[1] Mortar crack in brick facade


[2] Expansion joint in concrete

All porous materials expand to some extent when they absorb water. This kind of deformation is generally reversible when the material dries out, except in such materials as concretes. mortars, and plasters [a]. In other words, the expansion and swelling remains in the material even after ordinary drying has completed. When a material expands, the swelling can cause cracking of both the material and it’s facade, examples of which can be seen in the figures above [1,2].

For ceramics, most expansion will occur in the first 10-12 weeks after production but can continue, at a decreasing rate, for many years [b]. The majority of volumetric changes due to moisture release or evaporation in concrete occur within the initial casting and curing phases, making precast concrete materials advantageous [a]. The small cracks that inevitably form in concrete allow moisture to penetrate into the specimens, making these specimens particularly susceptible to moisture expansion deformation [c]. This cracking allows for more moisture to enter the material, thus propagating the damage into the future.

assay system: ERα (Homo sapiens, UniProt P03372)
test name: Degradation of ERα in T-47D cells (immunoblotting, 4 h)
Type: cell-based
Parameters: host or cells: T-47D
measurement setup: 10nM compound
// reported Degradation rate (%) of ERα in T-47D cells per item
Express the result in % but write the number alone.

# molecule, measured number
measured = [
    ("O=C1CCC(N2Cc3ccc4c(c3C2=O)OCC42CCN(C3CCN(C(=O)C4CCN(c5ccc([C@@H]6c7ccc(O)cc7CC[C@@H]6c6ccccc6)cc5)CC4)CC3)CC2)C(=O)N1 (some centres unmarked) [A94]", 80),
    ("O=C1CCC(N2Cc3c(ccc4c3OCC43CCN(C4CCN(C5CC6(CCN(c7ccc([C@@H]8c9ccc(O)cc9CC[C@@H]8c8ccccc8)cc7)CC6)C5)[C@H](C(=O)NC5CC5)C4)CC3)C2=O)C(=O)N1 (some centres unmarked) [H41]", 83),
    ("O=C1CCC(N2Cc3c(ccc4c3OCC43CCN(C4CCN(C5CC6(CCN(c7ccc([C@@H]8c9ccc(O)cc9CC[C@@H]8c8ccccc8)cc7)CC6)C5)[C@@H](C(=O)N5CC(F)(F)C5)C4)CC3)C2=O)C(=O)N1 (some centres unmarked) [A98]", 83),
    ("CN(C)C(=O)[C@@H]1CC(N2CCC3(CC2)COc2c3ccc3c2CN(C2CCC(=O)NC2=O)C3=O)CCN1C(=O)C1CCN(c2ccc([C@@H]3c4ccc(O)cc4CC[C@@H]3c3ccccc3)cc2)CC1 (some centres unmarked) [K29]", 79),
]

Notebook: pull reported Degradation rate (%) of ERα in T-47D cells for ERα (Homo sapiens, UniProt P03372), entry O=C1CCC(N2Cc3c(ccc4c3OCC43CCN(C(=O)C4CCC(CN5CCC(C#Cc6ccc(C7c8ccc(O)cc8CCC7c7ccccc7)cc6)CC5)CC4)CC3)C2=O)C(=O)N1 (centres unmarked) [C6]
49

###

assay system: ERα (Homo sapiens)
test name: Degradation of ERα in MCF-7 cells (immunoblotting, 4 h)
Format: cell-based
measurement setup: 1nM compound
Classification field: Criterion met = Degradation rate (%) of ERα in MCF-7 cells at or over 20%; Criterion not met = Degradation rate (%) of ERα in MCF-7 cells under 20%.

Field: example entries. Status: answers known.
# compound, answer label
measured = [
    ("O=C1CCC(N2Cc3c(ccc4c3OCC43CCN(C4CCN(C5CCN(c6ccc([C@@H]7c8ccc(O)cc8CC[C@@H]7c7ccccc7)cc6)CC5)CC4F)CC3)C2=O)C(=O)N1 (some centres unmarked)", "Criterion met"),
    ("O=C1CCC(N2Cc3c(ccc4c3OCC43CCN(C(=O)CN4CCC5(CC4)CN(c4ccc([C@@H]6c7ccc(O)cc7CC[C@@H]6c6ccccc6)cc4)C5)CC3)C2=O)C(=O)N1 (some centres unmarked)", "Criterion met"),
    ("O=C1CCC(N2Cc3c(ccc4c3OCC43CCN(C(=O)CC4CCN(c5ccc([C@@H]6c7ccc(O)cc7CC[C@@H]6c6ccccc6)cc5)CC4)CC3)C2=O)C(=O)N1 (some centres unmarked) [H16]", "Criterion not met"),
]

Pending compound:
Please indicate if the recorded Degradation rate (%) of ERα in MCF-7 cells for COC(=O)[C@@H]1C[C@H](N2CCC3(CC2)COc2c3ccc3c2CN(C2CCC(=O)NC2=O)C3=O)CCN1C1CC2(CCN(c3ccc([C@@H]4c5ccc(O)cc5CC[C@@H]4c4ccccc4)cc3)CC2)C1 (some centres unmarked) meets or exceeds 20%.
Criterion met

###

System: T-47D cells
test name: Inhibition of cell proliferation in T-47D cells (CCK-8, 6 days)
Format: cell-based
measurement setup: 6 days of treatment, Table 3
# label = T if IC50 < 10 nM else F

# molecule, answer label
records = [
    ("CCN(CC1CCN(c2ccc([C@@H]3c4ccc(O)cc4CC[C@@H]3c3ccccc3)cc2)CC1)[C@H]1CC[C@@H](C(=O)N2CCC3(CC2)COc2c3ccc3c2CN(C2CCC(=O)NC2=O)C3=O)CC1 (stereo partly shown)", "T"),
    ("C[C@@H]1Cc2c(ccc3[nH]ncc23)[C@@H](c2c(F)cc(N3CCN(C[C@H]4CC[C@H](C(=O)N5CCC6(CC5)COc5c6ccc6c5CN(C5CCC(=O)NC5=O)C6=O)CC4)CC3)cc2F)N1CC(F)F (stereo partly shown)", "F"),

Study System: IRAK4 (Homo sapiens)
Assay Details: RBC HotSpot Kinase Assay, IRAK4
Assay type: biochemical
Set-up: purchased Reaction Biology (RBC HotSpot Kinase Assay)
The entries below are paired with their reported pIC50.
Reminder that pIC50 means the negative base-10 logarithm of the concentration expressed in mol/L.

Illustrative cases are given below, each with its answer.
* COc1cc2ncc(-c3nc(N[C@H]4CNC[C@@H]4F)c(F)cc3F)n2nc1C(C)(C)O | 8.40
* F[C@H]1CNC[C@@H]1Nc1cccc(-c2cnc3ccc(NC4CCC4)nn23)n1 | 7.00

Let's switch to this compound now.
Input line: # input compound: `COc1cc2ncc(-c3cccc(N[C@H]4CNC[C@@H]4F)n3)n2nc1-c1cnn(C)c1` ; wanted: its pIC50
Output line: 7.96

Moisture expansion can result from any physical or chemical process which creates voids in a material. There are various preventative methods that exist to avoid the negative effects of expansion in construction materials. In brick masonry, expansion joints (unobstructed openings through the brick wythe that are filled with compressible material) can be added to allow joints to close as the brick expands [d]. Similarly, as seen in figure [3], concrete isolation joints provide relief from the tensile stresses that cause uncontrolled cracking in concrete slabs by allowing the concrete to move freely as it shrinks or expands [e].



[3] Expansion joint detail